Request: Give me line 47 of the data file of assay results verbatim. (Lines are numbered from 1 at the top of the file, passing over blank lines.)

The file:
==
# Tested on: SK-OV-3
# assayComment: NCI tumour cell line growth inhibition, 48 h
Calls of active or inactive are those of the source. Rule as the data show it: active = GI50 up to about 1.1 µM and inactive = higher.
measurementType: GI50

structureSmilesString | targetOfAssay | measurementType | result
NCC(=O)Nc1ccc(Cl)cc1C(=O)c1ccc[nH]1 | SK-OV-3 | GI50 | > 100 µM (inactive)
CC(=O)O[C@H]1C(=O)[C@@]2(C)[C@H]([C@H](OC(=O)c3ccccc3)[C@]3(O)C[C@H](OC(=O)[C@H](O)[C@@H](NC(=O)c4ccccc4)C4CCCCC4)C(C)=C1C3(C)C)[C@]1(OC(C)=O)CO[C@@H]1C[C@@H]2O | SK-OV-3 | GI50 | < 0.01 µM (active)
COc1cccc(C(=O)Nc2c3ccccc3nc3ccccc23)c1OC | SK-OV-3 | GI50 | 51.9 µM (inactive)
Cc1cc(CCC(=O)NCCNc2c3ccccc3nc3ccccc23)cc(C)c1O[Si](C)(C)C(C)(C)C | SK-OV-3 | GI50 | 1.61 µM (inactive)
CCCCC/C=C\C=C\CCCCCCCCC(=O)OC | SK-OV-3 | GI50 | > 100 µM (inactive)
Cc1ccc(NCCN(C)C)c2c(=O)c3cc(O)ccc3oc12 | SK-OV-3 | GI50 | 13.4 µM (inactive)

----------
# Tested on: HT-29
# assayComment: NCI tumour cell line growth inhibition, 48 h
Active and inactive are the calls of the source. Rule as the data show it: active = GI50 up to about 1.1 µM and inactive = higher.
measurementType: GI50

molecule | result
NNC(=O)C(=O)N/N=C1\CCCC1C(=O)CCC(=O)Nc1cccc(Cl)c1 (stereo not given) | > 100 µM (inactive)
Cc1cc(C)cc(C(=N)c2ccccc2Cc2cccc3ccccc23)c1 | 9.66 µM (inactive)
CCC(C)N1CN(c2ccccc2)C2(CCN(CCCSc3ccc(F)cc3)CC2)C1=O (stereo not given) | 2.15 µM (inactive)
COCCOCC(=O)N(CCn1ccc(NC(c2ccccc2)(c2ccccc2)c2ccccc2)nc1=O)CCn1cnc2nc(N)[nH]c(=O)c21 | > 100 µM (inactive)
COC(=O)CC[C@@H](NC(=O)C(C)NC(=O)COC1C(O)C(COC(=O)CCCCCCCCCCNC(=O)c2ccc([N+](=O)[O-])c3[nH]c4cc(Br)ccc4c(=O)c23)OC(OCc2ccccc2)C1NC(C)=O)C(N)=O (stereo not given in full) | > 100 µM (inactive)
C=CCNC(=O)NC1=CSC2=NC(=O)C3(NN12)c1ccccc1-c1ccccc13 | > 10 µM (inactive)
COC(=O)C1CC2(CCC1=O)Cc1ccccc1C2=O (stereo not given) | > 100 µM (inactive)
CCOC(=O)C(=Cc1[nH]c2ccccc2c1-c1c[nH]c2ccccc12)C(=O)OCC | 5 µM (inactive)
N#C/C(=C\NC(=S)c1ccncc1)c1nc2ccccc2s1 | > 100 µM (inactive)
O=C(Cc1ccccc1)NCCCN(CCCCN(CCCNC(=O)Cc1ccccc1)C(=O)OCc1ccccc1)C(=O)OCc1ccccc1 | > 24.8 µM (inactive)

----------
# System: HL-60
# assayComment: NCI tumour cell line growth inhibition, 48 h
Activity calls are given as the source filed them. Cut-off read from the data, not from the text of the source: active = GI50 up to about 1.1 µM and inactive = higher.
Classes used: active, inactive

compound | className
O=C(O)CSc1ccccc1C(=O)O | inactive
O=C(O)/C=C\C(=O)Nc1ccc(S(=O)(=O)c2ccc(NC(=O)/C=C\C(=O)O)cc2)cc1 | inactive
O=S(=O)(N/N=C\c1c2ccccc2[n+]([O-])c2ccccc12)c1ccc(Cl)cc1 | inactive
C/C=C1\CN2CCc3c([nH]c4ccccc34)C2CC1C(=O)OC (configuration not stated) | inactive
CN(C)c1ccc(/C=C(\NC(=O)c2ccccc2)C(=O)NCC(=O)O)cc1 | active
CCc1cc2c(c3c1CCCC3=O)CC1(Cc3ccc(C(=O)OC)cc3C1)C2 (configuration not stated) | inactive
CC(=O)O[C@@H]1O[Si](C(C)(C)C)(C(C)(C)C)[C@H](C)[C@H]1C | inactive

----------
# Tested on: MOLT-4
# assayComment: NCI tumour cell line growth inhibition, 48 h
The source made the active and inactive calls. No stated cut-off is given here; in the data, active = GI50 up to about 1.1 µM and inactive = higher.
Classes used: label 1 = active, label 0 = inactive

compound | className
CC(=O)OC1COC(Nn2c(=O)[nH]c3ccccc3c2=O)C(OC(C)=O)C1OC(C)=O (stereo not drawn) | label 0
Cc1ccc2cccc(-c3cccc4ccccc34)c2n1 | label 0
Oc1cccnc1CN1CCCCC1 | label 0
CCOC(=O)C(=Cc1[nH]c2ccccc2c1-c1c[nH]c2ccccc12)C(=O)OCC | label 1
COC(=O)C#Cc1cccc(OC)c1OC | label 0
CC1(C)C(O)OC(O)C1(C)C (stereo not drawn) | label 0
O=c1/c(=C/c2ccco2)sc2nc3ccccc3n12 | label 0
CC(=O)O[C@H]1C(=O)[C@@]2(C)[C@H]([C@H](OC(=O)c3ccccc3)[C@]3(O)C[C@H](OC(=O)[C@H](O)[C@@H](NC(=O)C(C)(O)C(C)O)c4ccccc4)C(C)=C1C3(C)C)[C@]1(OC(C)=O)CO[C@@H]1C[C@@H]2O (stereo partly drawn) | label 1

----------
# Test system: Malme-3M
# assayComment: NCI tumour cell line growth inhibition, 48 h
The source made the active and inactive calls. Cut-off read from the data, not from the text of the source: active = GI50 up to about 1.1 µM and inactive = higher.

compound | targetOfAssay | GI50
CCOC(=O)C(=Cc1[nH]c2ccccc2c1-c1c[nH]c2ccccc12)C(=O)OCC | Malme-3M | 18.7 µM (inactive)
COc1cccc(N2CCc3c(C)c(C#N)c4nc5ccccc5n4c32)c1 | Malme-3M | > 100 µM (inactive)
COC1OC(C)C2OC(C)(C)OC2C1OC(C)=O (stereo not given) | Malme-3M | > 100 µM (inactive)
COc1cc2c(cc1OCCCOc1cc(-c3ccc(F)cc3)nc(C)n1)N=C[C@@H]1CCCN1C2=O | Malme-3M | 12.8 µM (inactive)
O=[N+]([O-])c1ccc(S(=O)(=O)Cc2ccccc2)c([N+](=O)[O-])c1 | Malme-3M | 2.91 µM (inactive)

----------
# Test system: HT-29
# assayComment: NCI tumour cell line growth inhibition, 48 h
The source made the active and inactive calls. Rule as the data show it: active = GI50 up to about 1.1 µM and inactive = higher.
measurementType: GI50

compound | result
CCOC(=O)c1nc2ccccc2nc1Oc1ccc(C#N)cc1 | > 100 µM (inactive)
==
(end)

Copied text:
CC(=O)OC1COC(Nn2c(=O)[nH]c3ccccc3c2=O)C(OC(C)=O)C1OC(C)=O (stereo not drawn) | label 0